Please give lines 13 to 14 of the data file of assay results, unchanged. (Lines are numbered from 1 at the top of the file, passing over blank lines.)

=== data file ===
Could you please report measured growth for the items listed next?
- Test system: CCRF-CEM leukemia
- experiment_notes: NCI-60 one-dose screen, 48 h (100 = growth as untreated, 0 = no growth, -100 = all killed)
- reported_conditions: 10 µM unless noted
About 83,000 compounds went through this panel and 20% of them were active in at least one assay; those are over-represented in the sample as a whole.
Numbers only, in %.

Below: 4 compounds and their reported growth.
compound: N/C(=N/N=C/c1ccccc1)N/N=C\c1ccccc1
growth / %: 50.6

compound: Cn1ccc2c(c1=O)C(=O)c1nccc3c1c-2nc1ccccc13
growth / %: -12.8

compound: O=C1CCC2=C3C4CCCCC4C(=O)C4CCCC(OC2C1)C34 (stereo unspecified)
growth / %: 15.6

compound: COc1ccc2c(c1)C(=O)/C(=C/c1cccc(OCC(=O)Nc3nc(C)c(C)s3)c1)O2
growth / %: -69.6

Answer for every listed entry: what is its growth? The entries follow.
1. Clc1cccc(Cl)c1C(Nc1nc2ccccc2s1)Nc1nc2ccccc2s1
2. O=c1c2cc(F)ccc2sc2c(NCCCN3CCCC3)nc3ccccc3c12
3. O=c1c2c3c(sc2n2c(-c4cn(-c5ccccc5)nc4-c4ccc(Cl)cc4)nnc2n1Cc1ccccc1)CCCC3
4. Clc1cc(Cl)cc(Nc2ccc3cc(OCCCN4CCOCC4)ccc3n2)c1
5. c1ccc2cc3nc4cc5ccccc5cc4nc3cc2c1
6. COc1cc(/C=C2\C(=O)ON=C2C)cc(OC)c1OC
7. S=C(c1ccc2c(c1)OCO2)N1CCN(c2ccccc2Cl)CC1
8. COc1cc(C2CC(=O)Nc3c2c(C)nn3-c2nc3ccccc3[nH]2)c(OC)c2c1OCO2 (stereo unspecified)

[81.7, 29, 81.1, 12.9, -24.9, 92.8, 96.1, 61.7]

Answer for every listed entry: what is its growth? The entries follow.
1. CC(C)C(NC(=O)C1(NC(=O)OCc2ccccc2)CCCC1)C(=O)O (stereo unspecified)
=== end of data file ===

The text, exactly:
growth / %: 15.6

compound: COc1ccc2c(c1)C(=O)/C(=C/c1cccc(OCC(=O)Nc3nc(C)c(C)s3)c1)O2